Pa. Enviro Regulator’s Analysis Concludes Operation of Shale Wells Is Protective of Groundwater
The Pennsylvania Department of Environmental Protection (DEP) recently released its comprehensive analysis of the structural integrity of shale wells across the Commonwealth. The Mechanical Integrity Assessment Program report “shows that the majority of wells in the state are being operated in a manner that greatly reduces the risk for groundwater impacts,” according to DEP.
DEP explained that gas or fluid migration from a well “has the greatest potential to result in environmental concerns,” but 2014 data demonstrated that this is not a widespread issue for the state’s oil and gas industry. In fact, according to DEP, the data “showed that less than 1 percent of operator observations indicated the types of integrity problems, such as gas outside surface casing, that could allow gas to move beyond the well footprint.”
That’s a far cry from the ridiculous and oft-repeated well integrity claims made by anti-fracking activists across the country. As Marcellus Shale Coalition president David Spigelmyer explained in a statement following the report’s release,
“At a time when anti-energy activists are seeking to undermine the integrity and safety of our operations, this report, like countless others, reflects that natural gas development and strong protection for our environment are not mutually exclusive.”
DEP Sec. Patrick McDonnell explained in a press release that the report is “the most rigorous routine well integrity assessment program to protect groundwater in the United States.” And with reports submitted for 99 percent of the state’s unconventional wells, Pa.’s shale industry has shown strong and consistent compliance in reporting.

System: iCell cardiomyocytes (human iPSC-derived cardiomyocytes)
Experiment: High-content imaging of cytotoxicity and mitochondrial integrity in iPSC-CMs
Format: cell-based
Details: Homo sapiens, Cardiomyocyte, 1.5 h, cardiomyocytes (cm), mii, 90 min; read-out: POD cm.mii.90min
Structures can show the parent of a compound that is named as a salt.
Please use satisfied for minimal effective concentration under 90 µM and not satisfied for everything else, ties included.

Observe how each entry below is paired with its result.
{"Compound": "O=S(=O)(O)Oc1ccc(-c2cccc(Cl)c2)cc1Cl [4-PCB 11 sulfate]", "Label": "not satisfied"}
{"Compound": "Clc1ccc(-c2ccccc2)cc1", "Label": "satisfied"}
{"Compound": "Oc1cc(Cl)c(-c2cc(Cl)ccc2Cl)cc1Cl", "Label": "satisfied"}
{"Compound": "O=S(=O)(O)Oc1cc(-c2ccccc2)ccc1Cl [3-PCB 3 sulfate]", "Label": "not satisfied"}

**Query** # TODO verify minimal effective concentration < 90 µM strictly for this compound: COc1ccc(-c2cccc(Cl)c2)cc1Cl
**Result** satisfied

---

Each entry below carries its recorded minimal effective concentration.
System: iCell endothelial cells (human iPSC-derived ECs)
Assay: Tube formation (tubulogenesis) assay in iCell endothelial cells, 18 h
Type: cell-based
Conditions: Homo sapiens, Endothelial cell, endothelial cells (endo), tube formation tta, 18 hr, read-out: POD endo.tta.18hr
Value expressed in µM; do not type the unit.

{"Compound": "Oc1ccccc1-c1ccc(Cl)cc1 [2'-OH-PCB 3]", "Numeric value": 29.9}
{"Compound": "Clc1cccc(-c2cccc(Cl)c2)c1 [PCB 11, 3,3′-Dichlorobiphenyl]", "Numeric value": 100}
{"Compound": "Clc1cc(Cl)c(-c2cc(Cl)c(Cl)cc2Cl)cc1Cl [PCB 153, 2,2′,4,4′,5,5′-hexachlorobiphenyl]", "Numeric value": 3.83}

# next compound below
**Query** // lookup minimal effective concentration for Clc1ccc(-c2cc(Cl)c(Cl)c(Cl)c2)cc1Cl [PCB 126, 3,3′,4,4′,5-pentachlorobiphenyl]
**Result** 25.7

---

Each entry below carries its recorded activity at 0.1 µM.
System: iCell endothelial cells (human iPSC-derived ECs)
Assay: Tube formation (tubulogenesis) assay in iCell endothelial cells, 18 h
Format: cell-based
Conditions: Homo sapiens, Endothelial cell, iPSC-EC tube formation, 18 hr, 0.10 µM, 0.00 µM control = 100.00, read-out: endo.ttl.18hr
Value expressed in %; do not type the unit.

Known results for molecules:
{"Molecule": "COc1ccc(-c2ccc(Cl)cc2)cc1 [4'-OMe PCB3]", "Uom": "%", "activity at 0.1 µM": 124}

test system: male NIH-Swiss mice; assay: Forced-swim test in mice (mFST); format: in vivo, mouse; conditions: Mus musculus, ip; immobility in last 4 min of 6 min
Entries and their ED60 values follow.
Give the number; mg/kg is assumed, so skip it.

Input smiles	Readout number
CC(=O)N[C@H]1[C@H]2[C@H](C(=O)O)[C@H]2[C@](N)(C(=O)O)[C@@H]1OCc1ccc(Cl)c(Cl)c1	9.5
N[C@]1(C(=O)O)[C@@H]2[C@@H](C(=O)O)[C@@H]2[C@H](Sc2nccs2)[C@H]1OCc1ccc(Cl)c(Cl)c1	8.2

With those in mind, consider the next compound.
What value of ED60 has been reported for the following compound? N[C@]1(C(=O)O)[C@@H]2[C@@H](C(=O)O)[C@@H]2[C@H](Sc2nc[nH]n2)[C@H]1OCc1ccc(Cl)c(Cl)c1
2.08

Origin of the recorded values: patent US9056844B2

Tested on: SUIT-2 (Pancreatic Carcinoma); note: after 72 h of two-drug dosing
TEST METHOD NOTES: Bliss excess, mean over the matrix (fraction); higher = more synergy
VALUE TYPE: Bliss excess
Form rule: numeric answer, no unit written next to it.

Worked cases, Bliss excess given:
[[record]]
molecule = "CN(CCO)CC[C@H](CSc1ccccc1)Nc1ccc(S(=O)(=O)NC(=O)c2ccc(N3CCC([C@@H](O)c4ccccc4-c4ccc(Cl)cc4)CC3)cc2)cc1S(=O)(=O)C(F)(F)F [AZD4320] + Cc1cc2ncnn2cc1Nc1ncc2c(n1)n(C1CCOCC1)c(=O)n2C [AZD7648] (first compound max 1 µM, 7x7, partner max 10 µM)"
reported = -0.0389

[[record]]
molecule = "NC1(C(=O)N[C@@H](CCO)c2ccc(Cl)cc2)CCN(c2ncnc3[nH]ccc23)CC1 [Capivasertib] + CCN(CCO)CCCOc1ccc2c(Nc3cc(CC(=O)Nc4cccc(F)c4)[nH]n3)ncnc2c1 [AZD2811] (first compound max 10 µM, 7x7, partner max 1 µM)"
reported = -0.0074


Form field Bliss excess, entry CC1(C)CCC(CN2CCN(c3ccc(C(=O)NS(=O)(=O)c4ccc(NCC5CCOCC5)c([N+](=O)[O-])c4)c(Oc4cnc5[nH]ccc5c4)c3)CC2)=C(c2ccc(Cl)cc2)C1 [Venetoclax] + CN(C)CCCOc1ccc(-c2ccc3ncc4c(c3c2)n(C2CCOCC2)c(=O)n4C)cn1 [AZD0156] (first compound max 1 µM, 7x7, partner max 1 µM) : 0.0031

According to DEP, in addition to onsite inspections and file audits conducted by the agency, all oil and gas operators – conventional and unconventional – must conduct quarterly inspections of the structural soundness of their wells. These inspections include:
- “Leaks outside the surface casing, which is the outermost casing layer around the well, designed to protect groundwater;
- “Leaks outside the intermediate casing, which is the well casing intended to facilitate safe drilling of most shale gas wells to the depth where gas is found;
- “Gas flows or pressures inside and outside the production casing, which is the deepest casing layer in the well;
- “Escaping fluids (oil, gas, and saltwater); and
- “Severe corrosion.”
This latest report and data set from DEP adds to a growing body of research demonstrating that fracking does not pose a major risk to groundwater. And it comes at a critical time in Pa., as the Delaware River Basin Commission deliberates over a potential ban on high volume hydraulic fracturing in the basin. Importantly, this report further shows the decision to ban shale development in the Commonwealth has no basis in science.
As Spigelmyer said, the industry’s collaboration with regulators and other stakeholders, as well as laser-focus “on leveraging continuously improving technologies, world-class engineering solutions and best practices aimed at safeguarding and enhancing our environment, including groundwater protection, as well as public health” are ensuring continued environmental and economic progress here in the Commonwealth. Shale is a game-changer and a win-win for our state and the region as whole.